as well as in those residing in areas of high malaria endemicity as increased haemolysis. leads to high red cell turnover and increased folate demand. Vitamin B12 is rare during pregnancy as the daily requirement is as low as 3 5 g and liver. stores last for as long as 2 years,6 2 Infections, Pregnant women are more prone to infections as a result of depressed immunity Anaemia. due to infections is usually as a result of products from the infecting organisms causing ill. health fever red cell destruction and or reduced red cell production Bacterial infections. used to be a leading cause of anaemia however in the tropics and developing countries. malaria and more recently HIV AIDS are leading contributors to anaemia in pregnancy. 6 3 Malaria, Malaria infection is a leading cause of anemia in the tropics both in pregnant and non. pregnant individuals Malaria induced anaemia is more profound in pregnancy as the. susceptibility to malaria is greater in the primigravidae Anaemia resulting from malarial. infection is caused by the destruction of infected and uninfected red blood cells as well as. bone marrow suppression Red blood cells infected with malaria parasites also accumulate. www intechopen com,Management of Anaemia in Pregnancy 239. and sequester in the placenta Macrophages and cytokines e g Tumor necrosis factor. Interferon and interleukin 1 enhance red cell destruction splenic clearance capacity and. depress bone marrow erythropoesis Concurrent micronutrient deficiencies infection with. HIV hookworm infestation or other chronic inflammatory states will worsen anaemia in. these persons,6 4 HIV AIDS, Anaemia is the most common haematological complication of the Human. Immunodeficiency Virus HIV infection and may be consequent upon the effects of the. virus itself or treatment with various drugs The mechanisms of HIV induced anaemia occur. through three mechanisms of decreased red blood cell production increased red cell. destruction and ineffective production of red blood cells The aetiology of HIV associated. anaemia is multifactorial and may include the infiltration of the bone marrow by tumour or. infection bone marrow suppression by the virus itself the use of myelosuppressive drugs. like Zidovudine or drugs that prevent the utilization of folate like cotrimoxazole Other. aetiologies include decreased production of erythropoietin red cell destruction as a result of. autoantibodies to red blood cells and nutritional deficiencies Nutritional deficiencies could. occur as a result of reduced intake due to difficult in swallowing as a result of oropharnygeal. thrush malabsorption or increased catabolism as a result of ill health and associated fever. from various infections Apart from iron and folate deficiency other reported vitamin. deficiencies in HIV infection include vitamin B12 vitamin B6 and vitamin A. 6 5 Haemoglobinopathies, Haemoglobinopathies are inherited disorders affecting haemoglobin structure Sickle cell.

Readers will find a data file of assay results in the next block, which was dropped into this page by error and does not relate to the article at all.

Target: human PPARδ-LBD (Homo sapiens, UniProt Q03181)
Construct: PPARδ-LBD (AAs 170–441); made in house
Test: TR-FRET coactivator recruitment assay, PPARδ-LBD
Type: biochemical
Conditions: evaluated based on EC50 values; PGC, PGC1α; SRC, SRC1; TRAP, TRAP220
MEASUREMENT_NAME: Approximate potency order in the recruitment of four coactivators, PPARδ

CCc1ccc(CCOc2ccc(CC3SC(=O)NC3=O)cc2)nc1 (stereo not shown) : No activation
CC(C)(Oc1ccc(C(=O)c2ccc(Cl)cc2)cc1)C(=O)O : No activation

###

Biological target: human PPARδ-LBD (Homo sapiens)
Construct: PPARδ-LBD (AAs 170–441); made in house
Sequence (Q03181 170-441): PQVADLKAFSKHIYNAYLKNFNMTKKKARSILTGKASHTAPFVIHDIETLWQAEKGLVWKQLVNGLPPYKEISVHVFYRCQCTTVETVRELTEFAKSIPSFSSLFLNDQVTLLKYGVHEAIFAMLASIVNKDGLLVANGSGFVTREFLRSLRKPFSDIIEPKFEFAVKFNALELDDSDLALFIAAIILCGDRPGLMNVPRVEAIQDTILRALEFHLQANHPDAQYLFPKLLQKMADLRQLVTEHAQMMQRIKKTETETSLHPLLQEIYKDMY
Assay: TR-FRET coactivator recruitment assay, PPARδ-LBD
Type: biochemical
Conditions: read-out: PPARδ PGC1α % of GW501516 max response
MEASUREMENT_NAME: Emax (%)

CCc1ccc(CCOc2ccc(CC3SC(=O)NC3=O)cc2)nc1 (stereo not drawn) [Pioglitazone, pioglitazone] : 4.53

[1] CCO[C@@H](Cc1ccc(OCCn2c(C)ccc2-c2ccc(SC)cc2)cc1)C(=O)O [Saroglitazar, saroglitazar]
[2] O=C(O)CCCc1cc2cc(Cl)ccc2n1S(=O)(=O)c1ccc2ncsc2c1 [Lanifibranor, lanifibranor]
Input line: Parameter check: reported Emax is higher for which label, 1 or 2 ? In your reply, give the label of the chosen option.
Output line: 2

disorders or synthesis thalassemias They are usually seen in individuals from Africa the. Middle East the Mediterranean Asia and the Far East The haemoglobinopathies that cause. anaemia in pregnancy are sickle cell disorders HbSS HbSC and HBS thalassemia. Haemoglobinopathies cause a chronic haemolytic anaemia In sickle cell disorders the. abnormal haemoglobin S sickles in hypoxic states predisposing the structurally damaged. cells to early destruction hence affected persons are chronically anaemic Folate demands. are increased and concurrent infections will worsen anaemia. 6 6 Haemorrhage, Acute blood loss as result of ectopic pregnancy antepartum haemorrhage and abortions are. common causes of anaemia in pregnancy Chronic blood loss from worm infestations. gastrointestinal ulcers and hemorrhoids results in depletion of iron stores and ineffective. erythropoesis,6 7 Red cell aplasia, This is a rare cause of anaemia in pregnancy and results from a selective failure of. erythropoesis In most cases the cause is unknown The identified causes of pure red cell. aplasia include autoimmune diseases e g SLE drugs and infection with parvovirus B19. 7 Risk factors for anaemia in pregnancy, Pregnant women in developing countries of sub Saharan Africa South America and South. East Asia are at particular risk of anaemia in pregnancy as a result of poverty malnutrition. www intechopen com,240 Anemia, and depleted iron stores from too early too many and too frequent pregnancies. Irrespective of race and economic situation the prevalence of anemia in pregnancy is. highest amongst teenage mothers A recent report by Scholl estimates that in a low income. setting rates of iron deficiency anemia are 1 8 in the first trimester 8 2 in the second. Management of Anaemia in Pregnancy health care delivery system cultural beliefs poor nutrition illiteracy gender inequality teenage pregnancies and high parity Other factors such as infections and infestations ultimately cause anaemia and increase morbidity and mortality in pregnant women and their offspring Anaemia during pregnancy is a well known risk for unfavourable pregnancy